Don’t you love fall skiing in ski country? Nothing prettier than autumn leaves and the first dusting of snow to make those brilliant autumn colors really pop. There’s also the excitement of watching ski resorts drop ropes and open lifts first. It’s a race to be first to ski – out West and in the North East.
When it’s not even Halloween yet and dozens of ski resorts are chomping at the bit to open… this is no trick, just a treat, for skiers…
This year’s first place winner is Wolf Creek – this south western Colorado ski resort opened a full week ahead of everyone else, Oct 12 2018. That’s early.
The following weekend, perennial Eastern eager beavers Sunday River and Killington duked it out for first rights, as they always do. Sunday River opened to the public Friday October 19, Killington opened same day but exclusively for pass holders – a nice privilege, which also included the awesome IKON pass this season. In addition to a private pass holder first ski day, the Big K provides lunch to their first day skiers and riders. Killington also stayed open midweek, while Sunday River closed Monday- Friday to re-open for the weekend.
As for the usual first-to-open Rocky Mountain resorts, Loveland and Arapahoe Basin both opened October 20th weekend.
Pre-Halloween weekend, more ski resorts joined the early season roster: Wildcat in New Hampshire and Mount Snow in Vermont open Saturday October 27, earliest openings ever for both resorts. A Nor’Easter snow storm dropped snow pre-Halloween weekend just to cap off snowmaking efforts.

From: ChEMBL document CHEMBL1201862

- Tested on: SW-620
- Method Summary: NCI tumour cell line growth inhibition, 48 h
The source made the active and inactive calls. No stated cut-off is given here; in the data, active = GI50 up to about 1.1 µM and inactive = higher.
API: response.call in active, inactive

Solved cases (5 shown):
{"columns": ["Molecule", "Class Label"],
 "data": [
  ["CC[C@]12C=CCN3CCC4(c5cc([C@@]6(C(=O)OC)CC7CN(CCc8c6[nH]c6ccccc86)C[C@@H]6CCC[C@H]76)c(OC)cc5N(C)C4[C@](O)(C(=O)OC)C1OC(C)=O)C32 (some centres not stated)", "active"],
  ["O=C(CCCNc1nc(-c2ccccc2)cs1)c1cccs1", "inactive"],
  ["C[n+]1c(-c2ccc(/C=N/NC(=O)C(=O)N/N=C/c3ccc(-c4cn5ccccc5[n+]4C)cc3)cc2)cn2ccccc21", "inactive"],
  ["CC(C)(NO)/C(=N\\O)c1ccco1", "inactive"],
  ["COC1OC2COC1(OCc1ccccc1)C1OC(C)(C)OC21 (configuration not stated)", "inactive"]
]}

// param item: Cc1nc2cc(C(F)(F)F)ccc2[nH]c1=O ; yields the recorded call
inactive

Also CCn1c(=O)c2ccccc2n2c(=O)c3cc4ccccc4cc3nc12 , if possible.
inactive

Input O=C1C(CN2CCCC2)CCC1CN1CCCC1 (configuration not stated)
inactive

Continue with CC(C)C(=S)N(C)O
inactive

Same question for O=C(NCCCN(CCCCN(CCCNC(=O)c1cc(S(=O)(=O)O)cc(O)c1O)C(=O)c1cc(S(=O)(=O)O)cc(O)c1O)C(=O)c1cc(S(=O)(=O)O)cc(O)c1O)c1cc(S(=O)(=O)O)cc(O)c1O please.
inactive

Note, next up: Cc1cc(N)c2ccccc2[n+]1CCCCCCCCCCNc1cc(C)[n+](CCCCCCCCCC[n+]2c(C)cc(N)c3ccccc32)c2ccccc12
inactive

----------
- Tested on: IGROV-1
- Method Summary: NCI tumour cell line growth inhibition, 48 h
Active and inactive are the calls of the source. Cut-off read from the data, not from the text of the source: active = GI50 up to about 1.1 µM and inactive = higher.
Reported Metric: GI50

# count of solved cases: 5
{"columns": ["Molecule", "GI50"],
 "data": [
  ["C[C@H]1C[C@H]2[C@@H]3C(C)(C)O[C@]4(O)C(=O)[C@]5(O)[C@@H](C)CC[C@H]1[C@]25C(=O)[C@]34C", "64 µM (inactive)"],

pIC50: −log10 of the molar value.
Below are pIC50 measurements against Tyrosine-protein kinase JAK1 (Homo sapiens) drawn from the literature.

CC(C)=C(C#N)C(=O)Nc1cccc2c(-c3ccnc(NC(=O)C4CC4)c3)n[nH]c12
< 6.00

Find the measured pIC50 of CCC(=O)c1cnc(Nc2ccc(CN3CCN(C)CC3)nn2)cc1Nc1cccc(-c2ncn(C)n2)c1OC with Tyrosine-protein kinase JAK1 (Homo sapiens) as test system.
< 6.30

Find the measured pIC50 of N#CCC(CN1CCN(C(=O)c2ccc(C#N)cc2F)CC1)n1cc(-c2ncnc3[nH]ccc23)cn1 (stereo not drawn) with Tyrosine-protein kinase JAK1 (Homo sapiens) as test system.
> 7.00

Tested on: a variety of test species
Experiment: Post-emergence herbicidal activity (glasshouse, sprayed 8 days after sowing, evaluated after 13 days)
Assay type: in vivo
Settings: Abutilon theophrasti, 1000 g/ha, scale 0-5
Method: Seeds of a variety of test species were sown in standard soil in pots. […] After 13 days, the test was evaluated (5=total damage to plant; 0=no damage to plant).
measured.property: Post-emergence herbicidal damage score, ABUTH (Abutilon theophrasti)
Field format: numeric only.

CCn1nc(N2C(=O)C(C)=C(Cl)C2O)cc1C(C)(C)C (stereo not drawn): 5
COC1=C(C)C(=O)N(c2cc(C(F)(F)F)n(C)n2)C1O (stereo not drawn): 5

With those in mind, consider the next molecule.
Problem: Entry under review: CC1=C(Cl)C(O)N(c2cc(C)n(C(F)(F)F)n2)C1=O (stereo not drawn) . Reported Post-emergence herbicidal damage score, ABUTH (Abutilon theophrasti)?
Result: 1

Before Thanksgiving, so many ski resorts East & West enjoyed early openings: Vail, Aspen, Grand Targhee, Breck & Keystone, Mammoth and Squaw, plus New England’s Sugarloaf, Stowe, Loon and Sugarbush.
What I love about these early ski openings is not just the advanced opportunity to ski, but the enthusiasm and commitment these resorts make to stretch the ski season, to give long-term value to mostly pass holders –the majority of zealots that show up for early October/November and late May skiing. Fall skiing can range from fast frozen grass with a thin layer of early season natural snow, to snowmaking surfaces that range from groomed to rimy to erratic to pow. Still it’s a chance to get your ski legs, thread some first tracks on a ribbon of snow on a trail or two, upload and download, and see your ski buddies that have been hibernating all summer like you. lol…
So the race of the ski resorts to get those first to open “bragging rights” benefits the skiers, and snowboarders. The sooner ski areas open, the more snow they make, the better and longer your ski season is apt to be. Similarly, the season pass competitions of late are great. Conglomerate passes like the Vail Resorts’ Epic Pass and the IKON Pass are offering amazing alpine options, 30-44 ski resorts all on one convenient lift pass, at the price of what we used to pay for one single resort season pass. Seriously!
Examples: You can now ski Stowe, unlimited on the $949 Epic Pass, when previously a Stowe Season pass was upwards of $1,800, plus now you get the #EPIC opportunity to fly to Colorado for a week or two with free (ok, included) skiing at Vail, Beaver Creek, Keystone, Breck, and now even Telluride and Crested Butte all part of your pass, plus Lake Tahoe’s Heavenly, Kirkwood, and Northstar, and east coast sister resorts Okemo and Mount Sunapee! I’ve got my EPIC pass, do you?
While I’m not making first tracks skiing Halloween weekend, that’s a bit pre-mature for me – I’ve got costumes parties and leaves to rake still, I’m stoked to ski a bunch this winter, and I love watching ski resorts stock pile a bunch of snow for when I’m ready to go. This time of year I like to see my ski peeps at the Boston Ski Show Nov 8-11, to shop this year’s best gear, and check out the best ski and stay deals for the year. This year, I also receive an “Excellence in Snowsports Coverage” award in Boston. See you soon on snow!